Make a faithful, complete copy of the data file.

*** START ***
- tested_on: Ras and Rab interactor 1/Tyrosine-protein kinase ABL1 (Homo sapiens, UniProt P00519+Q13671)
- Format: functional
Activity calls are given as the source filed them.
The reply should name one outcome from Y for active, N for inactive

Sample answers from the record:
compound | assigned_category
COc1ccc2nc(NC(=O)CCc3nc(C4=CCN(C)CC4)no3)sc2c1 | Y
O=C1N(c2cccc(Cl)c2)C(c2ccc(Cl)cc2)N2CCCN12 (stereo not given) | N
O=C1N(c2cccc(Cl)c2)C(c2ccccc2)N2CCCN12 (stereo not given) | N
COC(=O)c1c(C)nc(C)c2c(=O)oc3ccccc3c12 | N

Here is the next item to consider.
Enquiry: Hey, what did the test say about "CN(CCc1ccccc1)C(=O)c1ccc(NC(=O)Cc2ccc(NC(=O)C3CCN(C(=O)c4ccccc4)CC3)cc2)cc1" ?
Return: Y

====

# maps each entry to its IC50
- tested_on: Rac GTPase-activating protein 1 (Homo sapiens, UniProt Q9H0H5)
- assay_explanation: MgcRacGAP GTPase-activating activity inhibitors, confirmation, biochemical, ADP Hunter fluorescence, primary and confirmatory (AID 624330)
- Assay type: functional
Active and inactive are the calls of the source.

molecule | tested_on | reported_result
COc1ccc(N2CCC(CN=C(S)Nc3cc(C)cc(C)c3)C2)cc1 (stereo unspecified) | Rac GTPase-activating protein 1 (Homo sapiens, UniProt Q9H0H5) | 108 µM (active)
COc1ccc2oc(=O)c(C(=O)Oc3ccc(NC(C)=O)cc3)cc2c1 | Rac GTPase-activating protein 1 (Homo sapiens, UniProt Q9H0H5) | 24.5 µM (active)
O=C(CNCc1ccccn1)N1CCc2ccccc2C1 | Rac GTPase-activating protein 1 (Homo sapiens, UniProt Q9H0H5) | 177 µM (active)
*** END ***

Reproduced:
- tested_on: Ras and Rab interactor 1/Tyrosine-protein kinase ABL1 (Homo sapiens, UniProt P00519+Q13671)
- Format: functional
Activity calls are given as the source filed them.
The reply should name one outcome from Y for active, N for inactive

Sample answers from the record:
compound | assigned_category
COc1ccc2nc(NC(=O)CCc3nc(C4=CCN(C)CC4)no3)sc2c1 | Y
O=C1N(c2cccc(Cl)c2)C(c2ccc(Cl)cc2)N2CCCN12 (stereo not given) | N
O=C1N(c2cccc(Cl)c2)C(c2ccccc2)N2CCCN12 (stereo not given) | N
COC(=O)c1c(C)nc(C)c2c(=O)oc3ccccc3c12 | N

Here is the next item to consider.
Enquiry: Hey, what did the test say about "CN(CCc1ccccc1)C(=O)c1ccc(NC(=O)Cc2ccc(NC(=O)C3CCN(C(=O)c4ccccc4)CC3)cc2)cc1" ?
Return: Y

====

# maps each entry to its IC50
- tested_on: Rac GTPase-activating protein 1 (Homo sapiens, UniProt Q9H0H5)
- assay_explanation: MgcRacGAP GTPase-activating activity inhibitors, confirmation, biochemical, ADP Hunter fluorescence, primary and confirmatory (AID 624330)
- Assay type: functional
Active and inactive are the calls of the source.

molecule | tested_on | reported_result
COc1ccc(N2CCC(CN=C(S)Nc3cc(C)cc(C)c3)C2)cc1 (stereo unspecified) | Rac GTPase-activating protein 1 (Homo sapiens, UniProt Q9H0H5) | 108 µM (active)
COc1ccc2oc(=O)c(C(=O)Oc3ccc(NC(C)=O)cc3)cc2c1 | Rac GTPase-activating protein 1 (Homo sapiens, UniProt Q9H0H5) | 24.5 µM (active)
O=C(CNCc1ccccn1)N1CCc2ccccc2C1 | Rac GTPase-activating protein 1 (Homo sapiens, UniProt Q9H0H5) | 177 µM (active)